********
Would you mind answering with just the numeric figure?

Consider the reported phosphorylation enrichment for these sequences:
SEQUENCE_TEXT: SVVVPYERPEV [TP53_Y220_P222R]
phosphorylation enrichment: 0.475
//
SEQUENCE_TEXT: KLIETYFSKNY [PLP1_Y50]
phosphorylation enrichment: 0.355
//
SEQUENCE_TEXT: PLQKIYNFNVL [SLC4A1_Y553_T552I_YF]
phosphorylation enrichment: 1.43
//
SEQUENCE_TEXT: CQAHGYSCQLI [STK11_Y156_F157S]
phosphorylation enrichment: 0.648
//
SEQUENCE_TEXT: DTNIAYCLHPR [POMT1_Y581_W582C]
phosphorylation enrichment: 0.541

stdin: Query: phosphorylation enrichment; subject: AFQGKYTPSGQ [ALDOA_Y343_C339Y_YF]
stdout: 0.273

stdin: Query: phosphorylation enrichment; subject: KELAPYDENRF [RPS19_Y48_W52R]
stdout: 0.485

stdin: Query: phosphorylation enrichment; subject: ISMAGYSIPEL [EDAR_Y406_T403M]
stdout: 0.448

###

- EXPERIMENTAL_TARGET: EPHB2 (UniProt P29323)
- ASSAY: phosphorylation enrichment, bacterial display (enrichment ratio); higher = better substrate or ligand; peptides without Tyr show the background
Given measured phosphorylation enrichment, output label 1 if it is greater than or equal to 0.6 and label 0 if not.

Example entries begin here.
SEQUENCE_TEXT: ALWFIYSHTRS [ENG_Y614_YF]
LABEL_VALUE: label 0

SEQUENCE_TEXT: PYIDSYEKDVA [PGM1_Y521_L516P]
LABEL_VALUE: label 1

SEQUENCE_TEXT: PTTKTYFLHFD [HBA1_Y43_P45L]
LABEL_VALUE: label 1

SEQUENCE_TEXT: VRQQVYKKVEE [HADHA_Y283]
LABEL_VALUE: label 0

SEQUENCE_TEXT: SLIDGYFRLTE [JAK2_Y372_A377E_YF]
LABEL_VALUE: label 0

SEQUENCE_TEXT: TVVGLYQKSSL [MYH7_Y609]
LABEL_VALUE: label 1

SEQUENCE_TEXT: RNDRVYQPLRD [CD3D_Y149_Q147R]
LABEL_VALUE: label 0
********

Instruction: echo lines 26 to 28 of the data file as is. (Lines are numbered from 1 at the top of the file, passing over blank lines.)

Given measured phosphorylation enrichment, output label 1 if it is greater than or equal to 0.6 and label 0 if not.

Example entries begin here.
SEQUENCE_TEXT: ALWFIYSHTRS [ENG_Y614_YF]